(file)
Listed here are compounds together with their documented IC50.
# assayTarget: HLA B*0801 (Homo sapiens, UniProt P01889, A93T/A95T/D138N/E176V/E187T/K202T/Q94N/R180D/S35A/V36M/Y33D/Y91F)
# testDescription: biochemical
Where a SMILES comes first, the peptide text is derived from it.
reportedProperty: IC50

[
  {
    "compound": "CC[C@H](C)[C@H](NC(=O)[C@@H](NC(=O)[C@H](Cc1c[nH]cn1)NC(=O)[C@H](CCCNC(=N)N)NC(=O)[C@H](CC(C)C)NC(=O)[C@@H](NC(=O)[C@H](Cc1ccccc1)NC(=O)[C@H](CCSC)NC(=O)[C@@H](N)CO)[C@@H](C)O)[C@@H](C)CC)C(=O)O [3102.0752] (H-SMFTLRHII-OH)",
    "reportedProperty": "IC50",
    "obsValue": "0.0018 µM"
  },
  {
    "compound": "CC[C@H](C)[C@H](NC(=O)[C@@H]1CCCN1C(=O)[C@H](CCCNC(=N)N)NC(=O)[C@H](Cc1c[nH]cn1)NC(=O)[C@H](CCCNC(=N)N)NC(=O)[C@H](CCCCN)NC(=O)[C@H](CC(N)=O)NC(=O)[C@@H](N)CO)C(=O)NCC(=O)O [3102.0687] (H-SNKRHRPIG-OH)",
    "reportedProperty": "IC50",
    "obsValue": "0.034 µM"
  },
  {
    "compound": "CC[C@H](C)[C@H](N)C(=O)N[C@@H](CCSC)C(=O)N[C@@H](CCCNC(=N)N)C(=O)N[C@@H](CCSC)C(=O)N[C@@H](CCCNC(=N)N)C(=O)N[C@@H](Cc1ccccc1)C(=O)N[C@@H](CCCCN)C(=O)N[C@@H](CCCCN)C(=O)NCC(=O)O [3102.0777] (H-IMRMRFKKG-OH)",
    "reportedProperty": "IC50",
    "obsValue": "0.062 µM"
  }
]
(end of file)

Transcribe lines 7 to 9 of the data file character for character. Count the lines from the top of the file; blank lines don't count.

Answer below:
  {
    "compound": "CC[C@H](C)[C@H](NC(=O)[C@@H](NC(=O)[C@H](Cc1c[nH]cn1)NC(=O)[C@H](CCCNC(=N)N)NC(=O)[C@H](CC(C)C)NC(=O)[C@@H](NC(=O)[C@H](Cc1ccccc1)NC(=O)[C@H](CCSC)NC(=O)[C@@H](N)CO)[C@@H](C)O)[C@@H](C)CC)C(=O)O [3102.0752] (H-SMFTLRHII-OH)",
    "reportedProperty": "IC50",